(d) clamping means for holding the panels in aligned position on the table top with edge portion of the panels to be stitched overhanging said table top;

(e) means for driving said table in; synchronization with said sewing machine to move said panels through said stitching mechanism;

(f) means for guiding said overhanging panel edge portions into said stitching mechanism.

2. An arrangement according to claim 1, wherein said shelf in disposed for movement between an operative position, immediately adjacent one side of said table top and coplaner therewith in line with said stitching mechanism, and an inoperative position.

3. An arrangement according to claim 1, wherein said shelf is attached to said table for movement between operative and inoperative positions.

4. An arrangement according to claim 1, wherein said indicating means includes a horizontally disposed, longitudinally extending line carried by said shelf and spaced thereabove in line with said stitching mechanism.

5. An arrangement according to claim 1, wherein said guide means includes a pair of cooperating guide elements spaced from each other and converging toward said sewmg mechanism for receiving and guiding said overhanging panel edge portions into said sewing mechanism.

6. An arrangement according to claim 1, including a plurality of spring mounted legs supporting said table and means exerting a downward pressure on said table to maintain said table top in a fixed horizontal plane at all times during linear movement of said table.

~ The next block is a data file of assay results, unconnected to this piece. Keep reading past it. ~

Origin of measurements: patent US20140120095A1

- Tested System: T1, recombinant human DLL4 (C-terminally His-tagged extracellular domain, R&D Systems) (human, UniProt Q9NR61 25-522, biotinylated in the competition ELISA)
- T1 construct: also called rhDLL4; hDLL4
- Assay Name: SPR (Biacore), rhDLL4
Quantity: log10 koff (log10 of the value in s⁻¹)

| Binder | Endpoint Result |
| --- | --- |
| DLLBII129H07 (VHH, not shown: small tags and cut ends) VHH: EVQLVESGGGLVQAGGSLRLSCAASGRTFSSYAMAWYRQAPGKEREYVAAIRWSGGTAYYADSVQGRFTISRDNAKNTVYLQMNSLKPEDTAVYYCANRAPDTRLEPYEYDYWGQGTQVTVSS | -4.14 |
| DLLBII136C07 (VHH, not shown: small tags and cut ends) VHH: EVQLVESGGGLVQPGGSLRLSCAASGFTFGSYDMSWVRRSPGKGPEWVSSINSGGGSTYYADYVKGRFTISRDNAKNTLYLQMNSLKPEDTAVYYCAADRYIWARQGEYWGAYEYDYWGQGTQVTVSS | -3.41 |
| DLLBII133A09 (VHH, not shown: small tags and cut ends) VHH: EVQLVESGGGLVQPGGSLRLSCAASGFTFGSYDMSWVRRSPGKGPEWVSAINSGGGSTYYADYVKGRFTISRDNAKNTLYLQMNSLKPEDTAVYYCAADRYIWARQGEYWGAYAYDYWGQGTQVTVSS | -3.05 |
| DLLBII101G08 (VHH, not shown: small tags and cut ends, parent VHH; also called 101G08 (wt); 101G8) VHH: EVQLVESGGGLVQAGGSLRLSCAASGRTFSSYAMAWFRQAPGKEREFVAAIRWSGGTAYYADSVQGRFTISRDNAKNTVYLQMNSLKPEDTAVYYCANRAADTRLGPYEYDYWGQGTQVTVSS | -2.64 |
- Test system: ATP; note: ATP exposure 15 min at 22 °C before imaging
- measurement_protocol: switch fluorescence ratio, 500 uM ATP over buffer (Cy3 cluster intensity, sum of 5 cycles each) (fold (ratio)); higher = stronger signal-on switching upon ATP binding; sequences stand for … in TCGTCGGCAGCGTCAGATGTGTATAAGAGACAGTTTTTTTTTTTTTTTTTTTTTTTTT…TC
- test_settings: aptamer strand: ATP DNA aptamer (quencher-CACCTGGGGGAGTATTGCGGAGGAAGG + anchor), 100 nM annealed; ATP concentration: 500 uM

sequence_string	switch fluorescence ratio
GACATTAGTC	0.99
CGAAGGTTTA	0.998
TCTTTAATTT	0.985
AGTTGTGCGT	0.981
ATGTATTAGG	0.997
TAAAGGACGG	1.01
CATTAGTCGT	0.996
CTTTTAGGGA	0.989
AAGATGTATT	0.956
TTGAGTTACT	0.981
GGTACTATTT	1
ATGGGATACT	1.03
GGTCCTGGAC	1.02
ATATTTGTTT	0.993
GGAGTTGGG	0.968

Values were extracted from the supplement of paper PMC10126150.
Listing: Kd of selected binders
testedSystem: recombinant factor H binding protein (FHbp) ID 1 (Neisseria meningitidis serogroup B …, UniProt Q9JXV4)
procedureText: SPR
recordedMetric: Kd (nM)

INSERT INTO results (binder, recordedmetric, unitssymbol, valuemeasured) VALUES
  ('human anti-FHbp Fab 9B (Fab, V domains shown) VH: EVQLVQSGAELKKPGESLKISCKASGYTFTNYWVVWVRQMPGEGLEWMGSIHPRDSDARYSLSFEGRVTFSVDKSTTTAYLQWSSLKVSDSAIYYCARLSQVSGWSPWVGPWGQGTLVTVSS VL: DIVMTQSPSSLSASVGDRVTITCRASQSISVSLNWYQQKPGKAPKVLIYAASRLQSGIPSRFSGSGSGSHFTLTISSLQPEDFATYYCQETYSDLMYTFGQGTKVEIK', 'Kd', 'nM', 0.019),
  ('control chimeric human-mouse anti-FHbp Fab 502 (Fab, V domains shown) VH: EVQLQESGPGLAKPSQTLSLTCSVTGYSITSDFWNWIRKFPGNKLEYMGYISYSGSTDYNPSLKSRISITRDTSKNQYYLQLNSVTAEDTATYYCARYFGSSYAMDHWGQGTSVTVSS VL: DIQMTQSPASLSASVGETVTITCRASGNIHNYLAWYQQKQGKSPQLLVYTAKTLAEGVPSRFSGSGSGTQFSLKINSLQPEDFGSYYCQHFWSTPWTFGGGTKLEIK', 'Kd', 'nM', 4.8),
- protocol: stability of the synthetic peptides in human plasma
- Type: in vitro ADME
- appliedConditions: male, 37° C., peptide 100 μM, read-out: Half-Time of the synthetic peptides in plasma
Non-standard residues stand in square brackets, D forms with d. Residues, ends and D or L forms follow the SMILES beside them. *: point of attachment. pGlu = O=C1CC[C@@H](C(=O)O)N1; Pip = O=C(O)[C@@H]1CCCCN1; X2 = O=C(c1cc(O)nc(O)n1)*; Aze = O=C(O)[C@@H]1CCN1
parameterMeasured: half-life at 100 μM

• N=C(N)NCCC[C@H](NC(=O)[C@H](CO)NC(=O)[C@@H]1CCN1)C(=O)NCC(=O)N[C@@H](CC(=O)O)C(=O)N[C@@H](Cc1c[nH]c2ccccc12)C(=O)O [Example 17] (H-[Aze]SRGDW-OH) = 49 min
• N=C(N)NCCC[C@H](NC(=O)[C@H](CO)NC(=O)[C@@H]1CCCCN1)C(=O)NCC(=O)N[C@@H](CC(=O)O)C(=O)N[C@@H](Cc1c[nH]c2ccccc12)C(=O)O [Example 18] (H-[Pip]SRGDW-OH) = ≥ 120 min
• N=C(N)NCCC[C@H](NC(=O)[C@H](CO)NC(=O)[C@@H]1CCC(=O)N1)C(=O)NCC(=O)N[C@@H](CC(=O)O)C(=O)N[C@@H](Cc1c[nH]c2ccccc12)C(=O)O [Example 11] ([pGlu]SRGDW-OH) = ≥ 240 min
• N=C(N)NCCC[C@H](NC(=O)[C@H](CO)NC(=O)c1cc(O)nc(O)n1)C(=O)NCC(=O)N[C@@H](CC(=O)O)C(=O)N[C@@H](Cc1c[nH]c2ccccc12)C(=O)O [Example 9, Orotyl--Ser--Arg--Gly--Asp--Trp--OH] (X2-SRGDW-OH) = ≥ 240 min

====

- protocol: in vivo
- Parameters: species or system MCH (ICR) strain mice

7. An arrangement according to claim 1, wherein said clamping means includes a longitudinally extending bar carried by said table and disposed on said panels and a stationary pressure roller engageable with said bar to urge it against said panels during linear movement of said table.

'8. An arrangement according to claim 1, and including material feed means positioned on said sewing machine and actuated by the linear movement of said table in synchronization therewith.

9. An arrangement according to claim 8, wherein said material feed means includes a pair of opposed, cooperating feed rollers engageable with opposite sides of said panel edge portions.

10. An arrangement according to claim 9, wherein one of said feed rollers is mounted on a rotatable shaft on which is mounted another roller engageable with said table so that linear movement of the latter causes rotative movement of the former.